Jason Anthony Greller's answer You raise the relevant issue in the form of your question wherein you state that "the damages were not significant enough to replace the entire carpet." If that statement is true, then the landlord may not be entitled to withhold security deposits for this purpose. Security deposits may not be withheld for normal wear and tear. If a court concludes that the damage is beyond normal wear and tear AND that the damages were significant enough to replace the entire carpet, then the landlord would be...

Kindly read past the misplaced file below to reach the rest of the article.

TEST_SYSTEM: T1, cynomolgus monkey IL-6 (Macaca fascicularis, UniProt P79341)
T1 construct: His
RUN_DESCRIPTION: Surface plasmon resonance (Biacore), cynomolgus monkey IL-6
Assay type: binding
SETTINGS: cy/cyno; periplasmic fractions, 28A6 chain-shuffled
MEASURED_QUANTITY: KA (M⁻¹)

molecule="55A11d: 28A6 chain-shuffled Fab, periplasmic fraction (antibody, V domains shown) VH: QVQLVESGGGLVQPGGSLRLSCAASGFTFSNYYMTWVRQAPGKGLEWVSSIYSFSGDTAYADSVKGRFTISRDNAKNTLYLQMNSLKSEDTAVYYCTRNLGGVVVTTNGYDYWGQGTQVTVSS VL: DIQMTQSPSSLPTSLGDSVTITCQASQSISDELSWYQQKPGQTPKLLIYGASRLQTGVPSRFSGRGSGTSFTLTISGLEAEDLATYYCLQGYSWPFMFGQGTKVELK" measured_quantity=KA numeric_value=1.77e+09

Nathan DeLadurantey's answer You're going to need to file a motion with the court. You will need to explain (and show) how the plaintiff is no longer in business and that the judgment should be listed as satisfied. You may want to retain a lawyer to help you, as you are going to need to file a number of different documents with the court.
Peter Munsing's answer First, do what you can to stay in and get an honorable. Check with JAG corps on that. For immigration, you want to connect with a member of AILA in Madison.
There is a type of therapy called EMDR that is good for anxiety and any PTS you may have from harassment. If there are support groups for troops that have those issues, formally or informally, might also be a good stress reliever and give you emotional resources. Good luck!